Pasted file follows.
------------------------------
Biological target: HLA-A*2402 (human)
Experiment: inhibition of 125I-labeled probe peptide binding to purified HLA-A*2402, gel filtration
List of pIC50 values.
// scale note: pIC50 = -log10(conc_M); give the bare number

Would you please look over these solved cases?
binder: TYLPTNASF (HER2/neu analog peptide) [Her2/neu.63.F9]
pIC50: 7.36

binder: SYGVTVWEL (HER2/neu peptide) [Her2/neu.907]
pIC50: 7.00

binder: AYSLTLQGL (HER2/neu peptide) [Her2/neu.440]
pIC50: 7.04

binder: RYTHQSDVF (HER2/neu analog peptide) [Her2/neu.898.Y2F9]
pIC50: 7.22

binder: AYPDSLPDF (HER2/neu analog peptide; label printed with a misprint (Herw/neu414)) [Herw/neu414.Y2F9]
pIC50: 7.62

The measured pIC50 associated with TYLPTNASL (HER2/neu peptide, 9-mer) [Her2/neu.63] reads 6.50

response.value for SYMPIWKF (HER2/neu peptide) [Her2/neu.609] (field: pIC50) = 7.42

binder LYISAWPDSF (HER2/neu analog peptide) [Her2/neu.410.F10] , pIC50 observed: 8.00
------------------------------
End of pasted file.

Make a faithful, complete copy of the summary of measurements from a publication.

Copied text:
Biological target: HLA-A*2402 (human)
Experiment: inhibition of 125I-labeled probe peptide binding to purified HLA-A*2402, gel filtration
List of pIC50 values.
// scale note: pIC50 = -log10(conc_M); give the bare number

Would you please look over these solved cases?
binder: TYLPTNASF (HER2/neu analog peptide) [Her2/neu.63.F9]
pIC50: 7.36

binder: SYGVTVWEL (HER2/neu peptide) [Her2/neu.907]
pIC50: 7.00

binder: AYSLTLQGL (HER2/neu peptide) [Her2/neu.440]
pIC50: 7.04

binder: RYTHQSDVF (HER2/neu analog peptide) [Her2/neu.898.Y2F9]
pIC50: 7.22

binder: AYPDSLPDF (HER2/neu analog peptide; label printed with a misprint (Herw/neu414)) [Herw/neu414.Y2F9]
pIC50: 7.62

The measured pIC50 associated with TYLPTNASL (HER2/neu peptide, 9-mer) [Her2/neu.63] reads 6.50

response.value for SYMPIWKF (HER2/neu peptide) [Her2/neu.609] (field: pIC50) = 7.42

binder LYISAWPDSF (HER2/neu analog peptide) [Her2/neu.410.F10] , pIC50 observed: 8.00